Boar Meat

Discussion in 'Pigs' started by Tango, Jul 22, 2004.

  1. Tango

    Tango Well-Known Member

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    Recently I've found out that some people search out boar meat :eek: I can't imagine. When they are very young, under 30 pounds for instance, there is only the faintest smell in the meat- it usually comes through a little stronger when the pork is being reheated. I've gotten used to the slight smell and don't even notice it. Once we butchered a boar that weighed about 45 - 50 pounds (the wild pigs were very hard to guesstimate when we first started with them; their size is deceptive) and the smell was stronger than I could deal with. We ground up the pork into sausage and it isn't noticeably different than any other sausage. But I can't imagine a full grown boar for pork :eek:
     
  2. Wanda

    Wanda Well-Known Member

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    Tango
    I have butchered boars up to 150 pounds that were o.k. but there is a trick! They must be very calm when you stun them. They should be in there normal area or pen when you dispatch them. If they are excited in any way or you have poor aim they will tend to smell. That has been my personel exp. and others may differ.
    Mr Wanda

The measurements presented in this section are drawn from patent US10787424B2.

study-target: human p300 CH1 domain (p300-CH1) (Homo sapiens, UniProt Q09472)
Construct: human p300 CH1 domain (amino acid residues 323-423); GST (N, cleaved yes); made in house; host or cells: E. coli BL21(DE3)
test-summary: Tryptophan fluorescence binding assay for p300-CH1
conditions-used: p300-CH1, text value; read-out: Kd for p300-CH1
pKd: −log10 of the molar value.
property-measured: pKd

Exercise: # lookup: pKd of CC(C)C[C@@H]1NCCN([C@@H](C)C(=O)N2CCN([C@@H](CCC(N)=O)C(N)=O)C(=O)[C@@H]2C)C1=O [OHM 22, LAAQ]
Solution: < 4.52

Mike
     

  3. Tango

    Tango Well-Known Member

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    Mike, Really? I'm intrigued. The five or six we've done were hand tame young ones, born here, except the larger one. I shoot them at feeding time, regular time in the morning feeding while they are face down in the feeding bowl- one shot. I wouldn't have thought they were excited except for perhaps the feeding part. I wonder if the domestic vs wild has something to do with this or if it really just is excitement?
     
  4. I've never bothered to castrate my boars and found as long as you age the meat it has no bearing on the flavor. Not bleeding them however will alter the flavor negatively. I've read that a non-clean kill does too, but I've not yet encountered those
     
  5. Tango

    Tango Well-Known Member

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    Can you elaborate on your post? How do you age the meat? What is a non-clean kill? BTW, my surprise at the people seeking our boar meat is really from the smelly pork and not what has been mentioned here so far. I was discussing it with a hunting lodge owner. I trade my adult boars for new stock after they are bred (unless they produce something outstanding) and always thought they went as trophy boars for the hunt, but was told they could also go into the meat pen as some people like the strong flavor. To me it smells like the nastiest public restroom. We are definitely speaking of strong flavor here.
     
  6. Wanda

    Wanda Well-Known Member

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    Tango
    Taste is a personal thing, I could not imagine butchering an adult male goat wieghing 150-175 pounds in full rut. Go to the livestock sales and you will see that these big stinkers will bring well over 100$ to the meat buyers!!!!!!!!! They make money on them so the end buyer is paying a premium price :eek: These animals are cooked far differantly than we do. The meat is used in small quanity's and heavily spiced. If you can tap a market for adult boars more power to you :) We have only had experiance with young domestic boar pigs so there may be a diferance in the wild strain.